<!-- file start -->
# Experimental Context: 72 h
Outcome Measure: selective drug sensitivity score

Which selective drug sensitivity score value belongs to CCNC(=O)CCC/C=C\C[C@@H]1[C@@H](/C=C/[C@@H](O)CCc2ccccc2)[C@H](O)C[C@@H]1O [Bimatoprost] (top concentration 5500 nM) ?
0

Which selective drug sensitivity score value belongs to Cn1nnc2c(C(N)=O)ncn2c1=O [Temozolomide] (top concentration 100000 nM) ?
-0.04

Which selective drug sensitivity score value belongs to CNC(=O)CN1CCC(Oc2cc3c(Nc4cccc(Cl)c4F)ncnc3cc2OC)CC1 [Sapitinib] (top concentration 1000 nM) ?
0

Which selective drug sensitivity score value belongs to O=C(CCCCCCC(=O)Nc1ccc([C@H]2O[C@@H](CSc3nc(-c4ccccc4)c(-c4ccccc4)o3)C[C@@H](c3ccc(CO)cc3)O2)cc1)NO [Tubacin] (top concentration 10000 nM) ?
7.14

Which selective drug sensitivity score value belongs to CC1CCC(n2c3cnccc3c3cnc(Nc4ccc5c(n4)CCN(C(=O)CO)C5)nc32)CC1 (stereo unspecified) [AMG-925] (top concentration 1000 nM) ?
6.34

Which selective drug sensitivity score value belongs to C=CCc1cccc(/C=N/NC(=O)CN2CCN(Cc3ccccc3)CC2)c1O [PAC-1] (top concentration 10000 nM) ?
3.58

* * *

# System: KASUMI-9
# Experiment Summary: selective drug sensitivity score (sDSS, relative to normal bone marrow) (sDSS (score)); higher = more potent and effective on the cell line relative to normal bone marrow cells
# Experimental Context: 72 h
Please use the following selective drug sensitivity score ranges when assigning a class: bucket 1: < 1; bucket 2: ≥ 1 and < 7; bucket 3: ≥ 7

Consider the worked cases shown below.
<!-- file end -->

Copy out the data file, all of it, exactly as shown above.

# Experimental Context: 72 h
Outcome Measure: selective drug sensitivity score

Which selective drug sensitivity score value belongs to CCNC(=O)CCC/C=C\C[C@@H]1[C@@H](/C=C/[C@@H](O)CCc2ccccc2)[C@H](O)C[C@@H]1O [Bimatoprost] (top concentration 5500 nM) ?
0

Which selective drug sensitivity score value belongs to Cn1nnc2c(C(N)=O)ncn2c1=O [Temozolomide] (top concentration 100000 nM) ?
-0.04

Which selective drug sensitivity score value belongs to CNC(=O)CN1CCC(Oc2cc3c(Nc4cccc(Cl)c4F)ncnc3cc2OC)CC1 [Sapitinib] (top concentration 1000 nM) ?
0

Which selective drug sensitivity score value belongs to O=C(CCCCCCC(=O)Nc1ccc([C@H]2O[C@@H](CSc3nc(-c4ccccc4)c(-c4ccccc4)o3)C[C@@H](c3ccc(CO)cc3)O2)cc1)NO [Tubacin] (top concentration 10000 nM) ?
7.14

Which selective drug sensitivity score value belongs to CC1CCC(n2c3cnccc3c3cnc(Nc4ccc5c(n4)CCN(C(=O)CO)C5)nc32)CC1 (stereo unspecified) [AMG-925] (top concentration 1000 nM) ?
6.34

Which selective drug sensitivity score value belongs to C=CCc1cccc(/C=N/NC(=O)CN2CCN(Cc3ccccc3)CC2)c1O [PAC-1] (top concentration 10000 nM) ?
3.58

* * *

# System: KASUMI-9
# Experiment Summary: selective drug sensitivity score (sDSS, relative to normal bone marrow) (sDSS (score)); higher = more potent and effective on the cell line relative to normal bone marrow cells
# Experimental Context: 72 h
Please use the following selective drug sensitivity score ranges when assigning a class: bucket 1: < 1; bucket 2: ≥ 1 and < 7; bucket 3: ≥ 7

Consider the worked cases shown below.